Christie’s has wrapped its Post-War and Contemporary auction last night in New York, continuing a strong performance that contrasted sharply with the lackluster sales last night at Sotheby’s, including an impressive new record for Jean-Michel Basquiat. All told, the sale saw 9 unsold lots out of a total 61 (counting a single withdrawn lot), and a final total of $318,388,000.
The sale opened with a Bruce Nauman light sculpture doubling estimate for a $1,685,000, and a Mike Kelley piece, Memory Ware, which topped estimate for a final of $3,301,000. A pair of Richard Prince Fashion pieces followed, both topping estimate at $2.8 million and $2.4 million respectively, both purchased by the same buyer. The Christopher Wool lot followed after, hitting at the low estimate to bring a final of $13,605,000, while a Robert Gober piece sold well below estimate in the next lot ($1.4 million, compared to a $2 million low est.), as did a Jasper Johns in the next lot at $2,405,000.
The sale continued with a series of consecutive Alexander Calder works, selling to respectably consistent results. The first brought a final of $3,749,000, over estimate, while the next met estimate at $1,985,000. A third also met estimate, bringing a $5,765,000 final, while one of the largest works went unsold. The Mark Rothko lot broke this streak, yet ultimately saw little enthusiasm, barely moving past its initial price to sell for a final of $32,645,000. A Joan Mitchell in the following lot saw gentle coaxing by Jussi Pylkkanen to push the work to $9,797,000, ultimately just shy of her auction record. A de Kooning from 1984 also stalled within estimate for a final of $4,757,000, while a Clyfford Still just a few lots later came and went quickly, bringing a $9,125,000 final within estimate. A Robert Ryman performed similarly, bringing a final of $9,349,000, while an Agnes Martin piece, Orange Grove, topped estimates to reach a new auction record for the artist. Several lots later, a second Clyfford Still piece met estimates to sell for a $28,165,000 final.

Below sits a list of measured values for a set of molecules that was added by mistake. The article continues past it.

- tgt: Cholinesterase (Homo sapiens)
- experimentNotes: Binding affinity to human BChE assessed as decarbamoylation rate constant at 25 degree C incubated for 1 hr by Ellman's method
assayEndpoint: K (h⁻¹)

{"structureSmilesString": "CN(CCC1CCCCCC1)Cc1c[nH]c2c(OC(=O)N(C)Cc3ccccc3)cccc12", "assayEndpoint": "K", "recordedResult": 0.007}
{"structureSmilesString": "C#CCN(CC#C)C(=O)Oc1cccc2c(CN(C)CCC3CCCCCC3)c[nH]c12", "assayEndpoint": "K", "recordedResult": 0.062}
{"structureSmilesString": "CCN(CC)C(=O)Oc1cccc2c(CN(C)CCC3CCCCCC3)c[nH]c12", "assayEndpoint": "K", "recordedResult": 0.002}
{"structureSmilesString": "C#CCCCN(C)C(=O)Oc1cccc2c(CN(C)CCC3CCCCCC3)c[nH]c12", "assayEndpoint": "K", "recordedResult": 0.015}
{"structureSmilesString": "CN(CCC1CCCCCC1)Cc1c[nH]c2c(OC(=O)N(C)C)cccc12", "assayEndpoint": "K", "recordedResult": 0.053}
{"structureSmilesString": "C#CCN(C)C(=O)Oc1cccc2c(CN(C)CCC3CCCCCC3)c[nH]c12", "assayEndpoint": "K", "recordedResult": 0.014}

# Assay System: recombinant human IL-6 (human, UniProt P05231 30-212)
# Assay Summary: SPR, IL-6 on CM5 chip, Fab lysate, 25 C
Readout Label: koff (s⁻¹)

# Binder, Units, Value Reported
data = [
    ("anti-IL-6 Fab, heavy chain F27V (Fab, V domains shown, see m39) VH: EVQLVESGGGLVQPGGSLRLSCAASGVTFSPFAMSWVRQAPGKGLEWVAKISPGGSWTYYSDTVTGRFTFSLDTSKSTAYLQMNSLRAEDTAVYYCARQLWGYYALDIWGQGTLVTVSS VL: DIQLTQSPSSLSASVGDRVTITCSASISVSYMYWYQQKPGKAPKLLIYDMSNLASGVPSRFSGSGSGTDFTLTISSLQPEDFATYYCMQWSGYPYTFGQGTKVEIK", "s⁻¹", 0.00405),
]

The sale continued as expected for most of the middle lots, as a Roy Lichtenstein saw considered but strong bidding that pushed its final price to $8,677,000, within estimate, while a Gerhard Richter photorealist work went unsold, bringing up the evening’s early Basquiat. The much anticipated sale opened strong at $32 million, and quickly shot up to $45 million and continued to climb, ultimately smashing the artist’s previous $48 million mark with a final of $57,285,000. A Richard Prince met estimate for a $9,685,000 final shortly after, followed by the Andy Warhol Liz, which fell short of its estimate and passed.
Late successes came from Jeff Koons, whose Lobster brought a final of $6,885,000, while a Mark Tansey beat estimate for a final of $5,317,000, while another Calder passed shortly after. It was at this point where Christie’s showed why it has posted continually strong performances at auction week, finding buyers for lower priced works and less showy pieces that ultimately pushed their final tally upwards. A Gerhard Richter Abstraktes Bild brought $4,085,000 (within estimate), while a Richard Prince Joke painting capped the artist’s strong performance, beating estimate soundly for a final of $4,757,000.
The sales continue tomorrow evening at Sotheby’s with the week’s final Post-War and Contemporary Evening Sale.
— D. Creahan
Christie’s Post-War and Contemporary Evening Sale [Website]